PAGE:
CEO 79-61 -- October 17, 1979
VOTING CONFLICT OF INTEREST; CONFLICT OF INTEREST
SCHOOL BOARD MEMBER VOTING ON MATTER CONCERNING PRIVATE TENANT
To: (Name withheld at the person's request.)
Prepared by: Phil Claypool
Based on the rationale contained in CEO 76-195, no prohibited conflict of interest exists when a school board member leases property to an architect who is doing business with the school board. Under s. 112.3143, F. S. 1975, in order for a voting conflict to be created, the matter up for vote must relate to the personal, private, or professional interest of the voting official and must inure to the private gain of either the voting official or a principal who retains him or her. In CEO 77-34, it was advised that a landlord is not "retained" by a tenant. Further, when a school board votes to retain an architect who is a private tenant of a school board member, such vote would not inure to the benefit of the board member inasmuch as it would have no effect on the tenant's rent payments. Accordingly, no voting conflict of interest would be created, although the school board member would be entitled to abstain from voting based on the appearance of a conflict of interest. Commission on Ethics Opinion 79-14 is referenced in this regard.
1. Is a voting conflict of interest created when a school board member votes to retain an architect who leases property from the school board member?
2. Does a prohibited conflict of interest exist when a school board member leases property to an architect who is doing business with the school board?
Question 1 is answered in the negative.
In your letter of inquiry, you advise that ____ , a member of the Lake County School Board, recently voted on the appointment of an architect for a school board project. You further advise that the architect leases an area for his business in a building owned by ____ and her husband, whose business also is located in the building. ____ has had no contact with the architect regarding the rental, you advise, and had nothing to do with the leasing of the property to him, as all of those negotiations were handled by her husband.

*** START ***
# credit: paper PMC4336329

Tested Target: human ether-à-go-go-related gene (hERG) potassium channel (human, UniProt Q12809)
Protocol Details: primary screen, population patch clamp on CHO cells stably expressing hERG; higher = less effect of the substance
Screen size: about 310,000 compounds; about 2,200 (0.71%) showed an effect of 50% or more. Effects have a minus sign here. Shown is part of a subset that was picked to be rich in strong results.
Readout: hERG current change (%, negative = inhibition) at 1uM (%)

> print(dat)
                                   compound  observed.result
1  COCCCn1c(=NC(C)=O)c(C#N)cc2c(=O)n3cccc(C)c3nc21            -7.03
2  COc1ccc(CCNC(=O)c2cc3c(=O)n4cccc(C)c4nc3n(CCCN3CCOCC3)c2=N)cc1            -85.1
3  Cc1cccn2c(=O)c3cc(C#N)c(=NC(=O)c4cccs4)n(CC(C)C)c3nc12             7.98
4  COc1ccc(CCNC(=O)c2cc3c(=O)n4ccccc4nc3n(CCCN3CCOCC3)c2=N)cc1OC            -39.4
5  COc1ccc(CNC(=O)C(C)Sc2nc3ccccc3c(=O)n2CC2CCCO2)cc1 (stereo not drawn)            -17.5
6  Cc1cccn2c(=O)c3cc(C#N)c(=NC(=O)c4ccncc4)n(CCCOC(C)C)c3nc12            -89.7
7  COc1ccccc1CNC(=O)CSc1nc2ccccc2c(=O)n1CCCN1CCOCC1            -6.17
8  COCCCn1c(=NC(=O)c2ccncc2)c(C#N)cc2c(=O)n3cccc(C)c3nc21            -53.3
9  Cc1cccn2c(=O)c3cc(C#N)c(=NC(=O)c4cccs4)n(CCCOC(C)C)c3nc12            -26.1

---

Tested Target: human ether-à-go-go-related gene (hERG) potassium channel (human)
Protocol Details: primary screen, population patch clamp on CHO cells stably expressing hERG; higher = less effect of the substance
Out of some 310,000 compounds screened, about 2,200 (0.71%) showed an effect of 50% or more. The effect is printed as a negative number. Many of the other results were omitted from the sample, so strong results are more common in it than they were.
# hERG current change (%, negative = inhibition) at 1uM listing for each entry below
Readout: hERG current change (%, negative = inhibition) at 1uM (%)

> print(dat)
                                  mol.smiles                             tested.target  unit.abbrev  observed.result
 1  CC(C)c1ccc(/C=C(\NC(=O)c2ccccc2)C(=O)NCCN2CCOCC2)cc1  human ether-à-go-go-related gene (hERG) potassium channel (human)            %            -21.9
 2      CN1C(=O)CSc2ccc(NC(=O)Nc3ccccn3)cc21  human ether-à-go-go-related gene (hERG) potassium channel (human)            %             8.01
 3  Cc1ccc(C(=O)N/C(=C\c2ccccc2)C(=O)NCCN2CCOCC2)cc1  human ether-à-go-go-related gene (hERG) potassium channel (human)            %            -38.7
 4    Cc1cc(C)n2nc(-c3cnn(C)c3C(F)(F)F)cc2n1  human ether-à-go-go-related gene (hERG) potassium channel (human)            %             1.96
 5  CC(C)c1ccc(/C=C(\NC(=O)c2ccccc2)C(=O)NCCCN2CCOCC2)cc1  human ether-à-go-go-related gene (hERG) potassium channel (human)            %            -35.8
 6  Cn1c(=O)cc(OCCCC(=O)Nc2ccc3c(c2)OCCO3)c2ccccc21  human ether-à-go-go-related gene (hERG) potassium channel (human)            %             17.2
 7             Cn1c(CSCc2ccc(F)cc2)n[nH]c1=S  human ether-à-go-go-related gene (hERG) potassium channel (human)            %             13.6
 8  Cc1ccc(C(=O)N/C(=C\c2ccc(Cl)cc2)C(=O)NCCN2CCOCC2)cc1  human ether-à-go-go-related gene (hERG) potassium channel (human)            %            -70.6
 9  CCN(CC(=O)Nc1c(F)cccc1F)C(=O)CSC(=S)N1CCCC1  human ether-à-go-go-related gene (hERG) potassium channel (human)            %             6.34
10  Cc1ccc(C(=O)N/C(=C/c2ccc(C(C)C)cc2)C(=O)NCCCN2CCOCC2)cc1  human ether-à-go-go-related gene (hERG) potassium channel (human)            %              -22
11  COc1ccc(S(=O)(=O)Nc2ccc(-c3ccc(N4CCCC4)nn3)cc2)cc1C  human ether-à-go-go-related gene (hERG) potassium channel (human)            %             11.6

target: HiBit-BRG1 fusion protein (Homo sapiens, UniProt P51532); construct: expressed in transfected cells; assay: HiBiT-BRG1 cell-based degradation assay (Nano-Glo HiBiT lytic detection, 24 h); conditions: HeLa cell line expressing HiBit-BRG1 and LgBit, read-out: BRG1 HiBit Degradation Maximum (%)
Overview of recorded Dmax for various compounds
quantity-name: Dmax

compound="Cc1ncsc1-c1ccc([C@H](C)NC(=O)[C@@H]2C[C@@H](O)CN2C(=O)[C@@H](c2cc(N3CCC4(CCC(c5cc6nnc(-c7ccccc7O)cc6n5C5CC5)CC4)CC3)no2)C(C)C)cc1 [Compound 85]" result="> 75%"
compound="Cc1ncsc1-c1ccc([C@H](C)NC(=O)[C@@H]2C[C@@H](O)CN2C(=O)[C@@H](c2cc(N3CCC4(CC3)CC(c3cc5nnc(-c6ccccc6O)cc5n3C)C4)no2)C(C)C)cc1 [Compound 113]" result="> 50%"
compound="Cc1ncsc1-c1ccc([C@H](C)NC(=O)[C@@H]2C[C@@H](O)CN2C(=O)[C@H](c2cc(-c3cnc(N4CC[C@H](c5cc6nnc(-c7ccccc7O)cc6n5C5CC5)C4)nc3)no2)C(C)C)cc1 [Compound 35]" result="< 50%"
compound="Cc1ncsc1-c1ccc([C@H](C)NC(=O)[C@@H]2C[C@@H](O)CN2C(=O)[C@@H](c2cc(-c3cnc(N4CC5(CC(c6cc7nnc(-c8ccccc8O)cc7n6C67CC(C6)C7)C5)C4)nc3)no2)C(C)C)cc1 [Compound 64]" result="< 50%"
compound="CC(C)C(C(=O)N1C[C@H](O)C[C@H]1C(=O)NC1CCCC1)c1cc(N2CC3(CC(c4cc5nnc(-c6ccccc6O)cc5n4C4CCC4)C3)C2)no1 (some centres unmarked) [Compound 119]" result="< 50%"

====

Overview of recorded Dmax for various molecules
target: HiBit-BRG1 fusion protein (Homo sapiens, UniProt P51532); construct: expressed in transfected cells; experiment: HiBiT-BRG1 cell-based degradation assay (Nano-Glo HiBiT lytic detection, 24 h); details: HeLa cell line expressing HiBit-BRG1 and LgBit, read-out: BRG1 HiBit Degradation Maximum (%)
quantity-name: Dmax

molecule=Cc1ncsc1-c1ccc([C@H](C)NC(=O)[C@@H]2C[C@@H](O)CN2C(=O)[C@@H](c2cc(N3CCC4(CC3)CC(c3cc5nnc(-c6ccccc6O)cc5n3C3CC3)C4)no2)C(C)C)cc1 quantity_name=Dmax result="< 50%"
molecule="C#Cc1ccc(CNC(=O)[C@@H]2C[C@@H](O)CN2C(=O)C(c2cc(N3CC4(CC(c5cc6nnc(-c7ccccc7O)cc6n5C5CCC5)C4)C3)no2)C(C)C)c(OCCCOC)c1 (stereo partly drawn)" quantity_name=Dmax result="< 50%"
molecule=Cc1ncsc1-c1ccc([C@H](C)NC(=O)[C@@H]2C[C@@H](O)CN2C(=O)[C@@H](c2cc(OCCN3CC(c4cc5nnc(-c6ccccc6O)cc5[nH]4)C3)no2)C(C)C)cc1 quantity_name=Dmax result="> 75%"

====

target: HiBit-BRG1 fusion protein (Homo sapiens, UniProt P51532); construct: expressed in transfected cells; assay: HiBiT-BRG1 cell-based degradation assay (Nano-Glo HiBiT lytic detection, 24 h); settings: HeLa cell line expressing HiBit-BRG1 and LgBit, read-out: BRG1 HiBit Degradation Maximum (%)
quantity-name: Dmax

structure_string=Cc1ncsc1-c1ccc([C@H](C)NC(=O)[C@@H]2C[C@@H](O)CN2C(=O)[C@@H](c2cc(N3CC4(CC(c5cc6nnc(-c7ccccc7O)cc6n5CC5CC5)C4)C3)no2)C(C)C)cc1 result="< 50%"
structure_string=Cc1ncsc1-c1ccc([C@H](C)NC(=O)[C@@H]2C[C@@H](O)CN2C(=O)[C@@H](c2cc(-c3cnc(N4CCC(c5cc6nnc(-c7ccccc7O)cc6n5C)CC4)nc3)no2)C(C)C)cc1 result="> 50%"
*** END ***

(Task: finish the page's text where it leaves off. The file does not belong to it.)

The Code of Ethics for Public Officers and Employees provides in relevant part:
Voting conflicts. -- No public officer shall be prohibited from voting in his official capacity on any matter. However, any public officer voting in his official capacity upon any measure in which he has a personal, private, or professional interest and which inures to his special private gain or the special gain of any principal by whom he is retained shall, within 15 days after the vote occurs, disclose the nature of his interest as a public record in a memorandum filed with the person responsible for recording the minutes of the meeting, who shall incorporate the memorandum in the minutes. [Section 112.3143, F. S. 1975.]
In order for a voting conflict to be created, the matter up for vote must relate to the personal, private, or professional interests of the voting official and must inure to the private gain of either the official or a principal who retains him or her.
We previously have advised that a landlord is not "retained" by a tenant. See CEO 77-34. Nor does it appear that the school board's retention of the architect would inure to the private gain of the subject school board member, as landlord. Were the contractual relationship or agreement between the school board member and the architect contingent in some way upon action by the school board, the board's action clearly would inure to her benefit. See CEO 78-96, question 1. However, you have advised our staff in a telephone conversation, the terms of the lease specify a flat monthly payment for rent -- not one which would be based upon the income of the tenant. Therefore, we cannot say that the school board's retention of the architect would inure to the private gain of the subject school board member.
Accordingly, we find that a voting conflict of interest was not created when the subject school board member voted to retain an architect who leases property from her. As to your inquiry concerning the applicability of s. 286.012, F. S., it is our opinion that the school board member could have abstained from voting on the retention of the architect because of the appearance of a conflict of interest on economic grounds. See CEO 79-14.
Although your request for an advisory opinion inquired only whether a voting conflict of interest was created under the foregoing circumstances, those facts raise an additional issue under the Code of Ethics as stated in question 2, which is answered in the negative, based upon the rationale of CEO 76-195.